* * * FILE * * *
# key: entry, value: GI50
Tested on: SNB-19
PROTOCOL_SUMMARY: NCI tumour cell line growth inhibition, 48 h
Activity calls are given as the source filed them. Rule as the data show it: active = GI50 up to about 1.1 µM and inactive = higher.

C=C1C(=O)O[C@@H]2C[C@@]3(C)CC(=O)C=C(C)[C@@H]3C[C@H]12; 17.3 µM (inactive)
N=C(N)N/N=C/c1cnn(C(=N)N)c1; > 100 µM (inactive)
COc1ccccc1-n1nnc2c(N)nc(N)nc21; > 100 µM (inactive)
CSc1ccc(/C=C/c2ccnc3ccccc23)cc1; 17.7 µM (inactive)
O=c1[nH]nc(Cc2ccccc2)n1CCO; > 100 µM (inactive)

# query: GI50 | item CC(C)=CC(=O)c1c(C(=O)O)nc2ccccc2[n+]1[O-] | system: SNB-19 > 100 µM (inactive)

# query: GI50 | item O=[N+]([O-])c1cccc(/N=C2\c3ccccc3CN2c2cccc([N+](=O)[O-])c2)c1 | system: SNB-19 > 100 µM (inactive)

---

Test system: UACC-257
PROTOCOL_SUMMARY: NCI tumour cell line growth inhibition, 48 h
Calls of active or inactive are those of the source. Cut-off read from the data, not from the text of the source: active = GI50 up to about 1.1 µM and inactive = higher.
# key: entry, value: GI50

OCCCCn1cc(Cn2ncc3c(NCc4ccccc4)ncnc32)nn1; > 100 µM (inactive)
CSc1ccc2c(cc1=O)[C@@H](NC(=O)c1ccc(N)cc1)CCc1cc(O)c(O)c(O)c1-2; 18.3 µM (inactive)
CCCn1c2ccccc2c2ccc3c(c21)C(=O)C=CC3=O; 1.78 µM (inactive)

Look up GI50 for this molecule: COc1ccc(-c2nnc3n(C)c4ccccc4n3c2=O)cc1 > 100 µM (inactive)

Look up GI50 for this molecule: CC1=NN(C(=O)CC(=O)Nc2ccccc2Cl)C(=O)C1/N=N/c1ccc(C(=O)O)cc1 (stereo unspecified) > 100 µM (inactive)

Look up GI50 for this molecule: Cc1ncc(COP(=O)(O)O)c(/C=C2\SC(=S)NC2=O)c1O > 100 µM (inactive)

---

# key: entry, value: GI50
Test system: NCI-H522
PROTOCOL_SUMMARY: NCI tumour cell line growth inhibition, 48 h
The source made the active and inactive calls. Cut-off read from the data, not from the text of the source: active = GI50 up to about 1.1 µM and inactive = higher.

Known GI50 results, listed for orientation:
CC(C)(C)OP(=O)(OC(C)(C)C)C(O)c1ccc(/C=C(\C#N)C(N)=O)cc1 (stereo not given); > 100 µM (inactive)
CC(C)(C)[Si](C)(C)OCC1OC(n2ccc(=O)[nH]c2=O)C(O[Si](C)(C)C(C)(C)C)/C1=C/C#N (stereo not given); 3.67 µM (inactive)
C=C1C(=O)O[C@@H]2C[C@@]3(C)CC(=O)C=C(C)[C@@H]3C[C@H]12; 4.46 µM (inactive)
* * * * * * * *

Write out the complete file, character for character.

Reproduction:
# key: entry, value: GI50
Tested on: SNB-19
PROTOCOL_SUMMARY: NCI tumour cell line growth inhibition, 48 h
Activity calls are given as the source filed them. Rule as the data show it: active = GI50 up to about 1.1 µM and inactive = higher.

C=C1C(=O)O[C@@H]2C[C@@]3(C)CC(=O)C=C(C)[C@@H]3C[C@H]12; 17.3 µM (inactive)
N=C(N)N/N=C/c1cnn(C(=N)N)c1; > 100 µM (inactive)
COc1ccccc1-n1nnc2c(N)nc(N)nc21; > 100 µM (inactive)
CSc1ccc(/C=C/c2ccnc3ccccc23)cc1; 17.7 µM (inactive)
O=c1[nH]nc(Cc2ccccc2)n1CCO; > 100 µM (inactive)

# query: GI50 | item CC(C)=CC(=O)c1c(C(=O)O)nc2ccccc2[n+]1[O-] | system: SNB-19 > 100 µM (inactive)

# query: GI50 | item O=[N+]([O-])c1cccc(/N=C2\c3ccccc3CN2c2cccc([N+](=O)[O-])c2)c1 | system: SNB-19 > 100 µM (inactive)

---

Test system: UACC-257
PROTOCOL_SUMMARY: NCI tumour cell line growth inhibition, 48 h
Calls of active or inactive are those of the source. Cut-off read from the data, not from the text of the source: active = GI50 up to about 1.1 µM and inactive = higher.
# key: entry, value: GI50

OCCCCn1cc(Cn2ncc3c(NCc4ccccc4)ncnc32)nn1; > 100 µM (inactive)
CSc1ccc2c(cc1=O)[C@@H](NC(=O)c1ccc(N)cc1)CCc1cc(O)c(O)c(O)c1-2; 18.3 µM (inactive)
CCCn1c2ccccc2c2ccc3c(c21)C(=O)C=CC3=O; 1.78 µM (inactive)

Look up GI50 for this molecule: COc1ccc(-c2nnc3n(C)c4ccccc4n3c2=O)cc1 > 100 µM (inactive)

Look up GI50 for this molecule: CC1=NN(C(=O)CC(=O)Nc2ccccc2Cl)C(=O)C1/N=N/c1ccc(C(=O)O)cc1 (stereo unspecified) > 100 µM (inactive)

Look up GI50 for this molecule: Cc1ncc(COP(=O)(O)O)c(/C=C2\SC(=S)NC2=O)c1O > 100 µM (inactive)

---

# key: entry, value: GI50
Test system: NCI-H522
PROTOCOL_SUMMARY: NCI tumour cell line growth inhibition, 48 h
The source made the active and inactive calls. Cut-off read from the data, not from the text of the source: active = GI50 up to about 1.1 µM and inactive = higher.

Known GI50 results, listed for orientation:
CC(C)(C)OP(=O)(OC(C)(C)C)C(O)c1ccc(/C=C(\C#N)C(N)=O)cc1 (stereo not given); > 100 µM (inactive)
CC(C)(C)[Si](C)(C)OCC1OC(n2ccc(=O)[nH]c2=O)C(O[Si](C)(C)C(C)(C)C)/C1=C/C#N (stereo not given); 3.67 µM (inactive)
C=C1C(=O)O[C@@H]2C[C@@]3(C)CC(=O)C=C(C)[C@@H]3C[C@H]12; 4.46 µM (inactive)